Cabinet of Wonders, 3.21.15

The Collection Cabinet by Madeline von Foerster

The Collection Cabinet by Madeline von Foerster

Web fiction reviews by Lauren Colie

This week it’s all about manipulating emotions. Let these authors in when they knock; your reward will be an immersive experience that wrenches from you feelings you didn’t expect. Be ready for disgust, horror, delight, peace and disruption. All this and more awaits in these guaranteed mood-changers.

A Review of Featherweight, by Robert Shearman at Nightmare Magazine

It was now pitch black. He couldn’t see Esther at all. He couldn’t see whether she was even breathing. “It’s all right, darling,” he told her. “They’ve found us. We’re safe now.” Not thinking about that strange twisted neck she’d had, not about spines. Read more »

Cabinet of Wonders, 3.13.15

Weird on the Web, by Leah Lamb

Today we’re opening a new drawer in our Cabinet of Wonders that we call Weird on the Web. Sit back and enjoy the unveiling of curiosities guaranteed to make you feel beautifully strange.


Screen Shot 2015-03-10 at 3.12.13 PMPhotographers, Karoline Hjorth and Riitta Ikonen covered elder Finnish people with sticks, moss, and other elements from the natural world in their photo series Eyes As Big As Plates (featured in the Finnish museum of Modern Art).

While the strange configuration of people and nature is what draws the attention, it is the look in these people’s eyes that captivates. Maybe it’s because we don’t get to look in the eyes of old people very often. Or maybe the Finnish have that je ne sais quoi. Read more »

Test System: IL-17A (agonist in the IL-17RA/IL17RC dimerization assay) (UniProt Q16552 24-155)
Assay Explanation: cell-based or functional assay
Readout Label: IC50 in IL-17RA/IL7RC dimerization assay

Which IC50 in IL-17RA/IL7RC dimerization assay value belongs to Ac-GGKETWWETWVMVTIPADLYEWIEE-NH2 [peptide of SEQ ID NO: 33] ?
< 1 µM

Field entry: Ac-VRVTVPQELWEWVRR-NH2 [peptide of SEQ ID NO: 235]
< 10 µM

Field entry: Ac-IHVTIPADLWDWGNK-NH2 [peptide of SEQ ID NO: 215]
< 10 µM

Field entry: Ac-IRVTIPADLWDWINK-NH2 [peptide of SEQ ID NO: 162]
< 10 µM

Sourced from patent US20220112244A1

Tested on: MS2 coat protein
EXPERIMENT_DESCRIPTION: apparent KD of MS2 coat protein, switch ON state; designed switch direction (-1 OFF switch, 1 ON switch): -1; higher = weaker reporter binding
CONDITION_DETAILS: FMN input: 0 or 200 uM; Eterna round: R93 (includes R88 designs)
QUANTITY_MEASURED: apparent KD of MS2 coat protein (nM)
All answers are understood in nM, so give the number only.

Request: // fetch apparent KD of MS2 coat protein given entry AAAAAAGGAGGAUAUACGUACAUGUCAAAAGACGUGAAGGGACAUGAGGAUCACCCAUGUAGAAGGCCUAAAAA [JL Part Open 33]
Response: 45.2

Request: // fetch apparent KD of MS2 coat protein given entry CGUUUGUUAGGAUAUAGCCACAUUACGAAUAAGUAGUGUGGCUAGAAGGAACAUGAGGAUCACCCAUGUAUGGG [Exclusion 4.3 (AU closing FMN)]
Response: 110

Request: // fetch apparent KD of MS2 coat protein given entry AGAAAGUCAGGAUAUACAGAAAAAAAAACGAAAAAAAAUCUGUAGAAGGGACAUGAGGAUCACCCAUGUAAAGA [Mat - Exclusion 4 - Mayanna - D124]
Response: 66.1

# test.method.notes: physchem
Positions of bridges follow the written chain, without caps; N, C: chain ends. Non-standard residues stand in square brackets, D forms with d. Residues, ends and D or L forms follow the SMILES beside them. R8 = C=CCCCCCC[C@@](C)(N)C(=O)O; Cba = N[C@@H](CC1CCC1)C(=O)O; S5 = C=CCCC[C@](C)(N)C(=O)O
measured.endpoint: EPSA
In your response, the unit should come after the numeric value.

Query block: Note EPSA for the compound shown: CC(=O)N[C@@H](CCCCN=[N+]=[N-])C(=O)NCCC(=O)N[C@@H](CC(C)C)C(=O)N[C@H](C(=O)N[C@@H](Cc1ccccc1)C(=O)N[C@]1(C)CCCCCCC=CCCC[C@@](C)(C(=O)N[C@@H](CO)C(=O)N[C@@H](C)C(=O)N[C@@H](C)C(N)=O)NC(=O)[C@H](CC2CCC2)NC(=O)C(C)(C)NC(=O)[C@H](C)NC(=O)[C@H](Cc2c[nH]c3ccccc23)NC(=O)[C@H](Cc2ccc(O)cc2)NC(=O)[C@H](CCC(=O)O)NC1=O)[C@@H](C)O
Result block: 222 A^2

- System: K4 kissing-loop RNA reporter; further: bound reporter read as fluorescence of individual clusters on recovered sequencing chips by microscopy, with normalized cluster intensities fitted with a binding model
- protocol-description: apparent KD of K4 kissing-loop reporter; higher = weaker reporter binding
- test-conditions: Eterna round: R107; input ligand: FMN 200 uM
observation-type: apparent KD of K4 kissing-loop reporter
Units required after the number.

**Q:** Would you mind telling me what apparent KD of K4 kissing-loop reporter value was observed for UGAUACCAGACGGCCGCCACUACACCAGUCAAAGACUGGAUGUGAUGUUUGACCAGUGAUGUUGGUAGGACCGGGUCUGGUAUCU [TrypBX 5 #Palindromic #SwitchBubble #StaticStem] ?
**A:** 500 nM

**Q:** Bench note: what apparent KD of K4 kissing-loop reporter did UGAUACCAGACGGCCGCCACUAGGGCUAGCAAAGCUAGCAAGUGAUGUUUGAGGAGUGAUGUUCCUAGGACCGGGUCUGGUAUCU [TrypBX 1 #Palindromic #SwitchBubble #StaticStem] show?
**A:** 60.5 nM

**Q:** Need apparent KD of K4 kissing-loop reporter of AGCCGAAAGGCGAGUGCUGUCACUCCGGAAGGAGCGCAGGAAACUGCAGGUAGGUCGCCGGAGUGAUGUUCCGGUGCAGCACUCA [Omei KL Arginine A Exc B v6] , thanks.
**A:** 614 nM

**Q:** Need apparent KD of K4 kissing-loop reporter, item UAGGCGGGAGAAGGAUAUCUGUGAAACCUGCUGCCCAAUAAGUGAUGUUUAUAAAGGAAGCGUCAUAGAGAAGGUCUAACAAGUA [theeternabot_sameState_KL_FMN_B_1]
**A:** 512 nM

Cabinet of Wonders, 3.7.15

Cabinet of Wonders6Web Fiction Reviews by Lauren Colie

This week, the cabinet is full of fantasy. I’m dreaming of better weather by slipping into the dreamworlds of others. Dolphins, dragons and doves in the depths of conflict: take a trip with these three tales to take a break from your reality.

A Review of Surfacing, by Marissa Lingen, at Lightspeed Magazine

She had learned many things in the undersea city, but to its denizens – and possibly to herself – she was always the soldier from the surface. Not the person from the surface, or the woman, or the daughter, or the lover of jellyfish salads. Always the soldier from the surface.

After years of hiding beneath the sea, deserter Mishy has returned to a world at war. For what, she doesn’t know, but the objective might be hiding in the eldest daughter of the family she encounters first on dry land. Read more »